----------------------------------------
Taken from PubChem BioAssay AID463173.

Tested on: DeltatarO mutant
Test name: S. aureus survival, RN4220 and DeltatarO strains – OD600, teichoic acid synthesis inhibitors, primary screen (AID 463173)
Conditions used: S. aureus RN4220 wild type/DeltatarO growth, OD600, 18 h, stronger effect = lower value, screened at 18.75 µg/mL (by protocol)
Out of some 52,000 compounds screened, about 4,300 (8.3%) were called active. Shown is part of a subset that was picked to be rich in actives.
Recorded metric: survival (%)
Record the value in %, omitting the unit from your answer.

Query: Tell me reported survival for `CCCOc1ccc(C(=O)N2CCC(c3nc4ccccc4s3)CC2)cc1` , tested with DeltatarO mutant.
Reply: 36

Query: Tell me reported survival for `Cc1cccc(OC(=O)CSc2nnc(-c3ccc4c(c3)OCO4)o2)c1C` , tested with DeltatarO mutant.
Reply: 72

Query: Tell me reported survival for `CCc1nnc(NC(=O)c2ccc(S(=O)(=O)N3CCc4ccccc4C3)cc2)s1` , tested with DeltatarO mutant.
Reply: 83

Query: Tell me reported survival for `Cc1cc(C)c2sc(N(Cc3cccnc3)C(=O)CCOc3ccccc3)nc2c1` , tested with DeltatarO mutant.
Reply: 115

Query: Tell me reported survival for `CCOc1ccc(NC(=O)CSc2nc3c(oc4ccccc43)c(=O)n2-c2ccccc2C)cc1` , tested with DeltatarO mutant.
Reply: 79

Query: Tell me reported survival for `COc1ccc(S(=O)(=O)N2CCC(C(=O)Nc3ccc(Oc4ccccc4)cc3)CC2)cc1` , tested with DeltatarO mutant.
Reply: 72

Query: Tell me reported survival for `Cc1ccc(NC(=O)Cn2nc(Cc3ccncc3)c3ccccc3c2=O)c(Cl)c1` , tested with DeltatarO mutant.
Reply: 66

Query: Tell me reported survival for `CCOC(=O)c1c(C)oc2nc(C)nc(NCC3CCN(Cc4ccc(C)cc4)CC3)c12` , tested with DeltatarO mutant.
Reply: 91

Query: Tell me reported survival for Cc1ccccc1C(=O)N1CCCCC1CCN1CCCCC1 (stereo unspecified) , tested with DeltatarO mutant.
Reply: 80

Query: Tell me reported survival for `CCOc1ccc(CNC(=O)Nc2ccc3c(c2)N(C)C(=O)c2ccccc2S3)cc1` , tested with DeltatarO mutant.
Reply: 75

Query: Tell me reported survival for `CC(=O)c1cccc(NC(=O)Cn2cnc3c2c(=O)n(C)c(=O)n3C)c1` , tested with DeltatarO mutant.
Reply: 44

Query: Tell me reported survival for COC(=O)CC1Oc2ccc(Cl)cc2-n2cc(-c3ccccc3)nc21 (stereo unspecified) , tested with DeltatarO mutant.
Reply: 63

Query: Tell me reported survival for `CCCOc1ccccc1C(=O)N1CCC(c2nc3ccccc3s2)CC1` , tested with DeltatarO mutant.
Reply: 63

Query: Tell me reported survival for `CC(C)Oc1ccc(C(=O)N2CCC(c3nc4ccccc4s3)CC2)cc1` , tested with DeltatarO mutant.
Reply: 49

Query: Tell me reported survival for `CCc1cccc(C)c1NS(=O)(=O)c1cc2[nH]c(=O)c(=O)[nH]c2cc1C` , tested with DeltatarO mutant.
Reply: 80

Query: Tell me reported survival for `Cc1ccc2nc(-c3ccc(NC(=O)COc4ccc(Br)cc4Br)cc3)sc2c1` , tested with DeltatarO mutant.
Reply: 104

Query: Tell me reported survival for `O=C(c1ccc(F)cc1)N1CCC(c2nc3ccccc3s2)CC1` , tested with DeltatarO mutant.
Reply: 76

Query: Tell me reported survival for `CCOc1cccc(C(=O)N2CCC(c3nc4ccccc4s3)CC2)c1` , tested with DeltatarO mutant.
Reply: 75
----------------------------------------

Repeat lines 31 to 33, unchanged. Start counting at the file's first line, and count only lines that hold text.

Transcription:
Reply: 63

Query: Tell me reported survival for `CCCOc1ccccc1C(=O)N1CCC(c2nc3ccccc3s2)CC1` , tested with DeltatarO mutant.
Reply: 63